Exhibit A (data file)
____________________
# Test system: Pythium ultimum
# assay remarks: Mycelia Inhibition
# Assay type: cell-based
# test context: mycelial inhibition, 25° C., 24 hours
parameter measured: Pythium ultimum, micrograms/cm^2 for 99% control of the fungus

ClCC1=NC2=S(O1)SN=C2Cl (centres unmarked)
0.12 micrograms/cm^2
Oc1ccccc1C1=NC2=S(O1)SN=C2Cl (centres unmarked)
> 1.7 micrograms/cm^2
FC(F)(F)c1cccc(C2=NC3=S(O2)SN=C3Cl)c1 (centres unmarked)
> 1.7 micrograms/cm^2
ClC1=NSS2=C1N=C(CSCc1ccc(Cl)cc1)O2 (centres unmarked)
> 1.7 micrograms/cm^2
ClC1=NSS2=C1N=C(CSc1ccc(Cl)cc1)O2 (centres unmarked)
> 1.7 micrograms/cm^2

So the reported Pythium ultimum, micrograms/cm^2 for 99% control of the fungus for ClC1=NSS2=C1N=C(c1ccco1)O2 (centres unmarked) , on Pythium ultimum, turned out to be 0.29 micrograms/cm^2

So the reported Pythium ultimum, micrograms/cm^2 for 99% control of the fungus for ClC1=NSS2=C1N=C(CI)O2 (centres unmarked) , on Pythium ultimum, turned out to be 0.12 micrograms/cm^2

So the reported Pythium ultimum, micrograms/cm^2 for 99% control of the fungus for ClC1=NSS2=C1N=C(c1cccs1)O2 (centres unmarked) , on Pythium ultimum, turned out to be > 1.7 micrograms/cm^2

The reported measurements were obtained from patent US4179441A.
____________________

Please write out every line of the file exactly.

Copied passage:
# Test system: Pythium ultimum
# assay remarks: Mycelia Inhibition
# Assay type: cell-based
# test context: mycelial inhibition, 25° C., 24 hours
parameter measured: Pythium ultimum, micrograms/cm^2 for 99% control of the fungus

ClCC1=NC2=S(O1)SN=C2Cl (centres unmarked)
0.12 micrograms/cm^2
Oc1ccccc1C1=NC2=S(O1)SN=C2Cl (centres unmarked)
> 1.7 micrograms/cm^2
FC(F)(F)c1cccc(C2=NC3=S(O2)SN=C3Cl)c1 (centres unmarked)
> 1.7 micrograms/cm^2
ClC1=NSS2=C1N=C(CSCc1ccc(Cl)cc1)O2 (centres unmarked)
> 1.7 micrograms/cm^2
ClC1=NSS2=C1N=C(CSc1ccc(Cl)cc1)O2 (centres unmarked)
> 1.7 micrograms/cm^2

So the reported Pythium ultimum, micrograms/cm^2 for 99% control of the fungus for ClC1=NSS2=C1N=C(c1ccco1)O2 (centres unmarked) , on Pythium ultimum, turned out to be 0.29 micrograms/cm^2

So the reported Pythium ultimum, micrograms/cm^2 for 99% control of the fungus for ClC1=NSS2=C1N=C(CI)O2 (centres unmarked) , on Pythium ultimum, turned out to be 0.12 micrograms/cm^2

So the reported Pythium ultimum, micrograms/cm^2 for 99% control of the fungus for ClC1=NSS2=C1N=C(c1cccs1)O2 (centres unmarked) , on Pythium ultimum, turned out to be > 1.7 micrograms/cm^2

The reported measurements were obtained from patent US4179441A.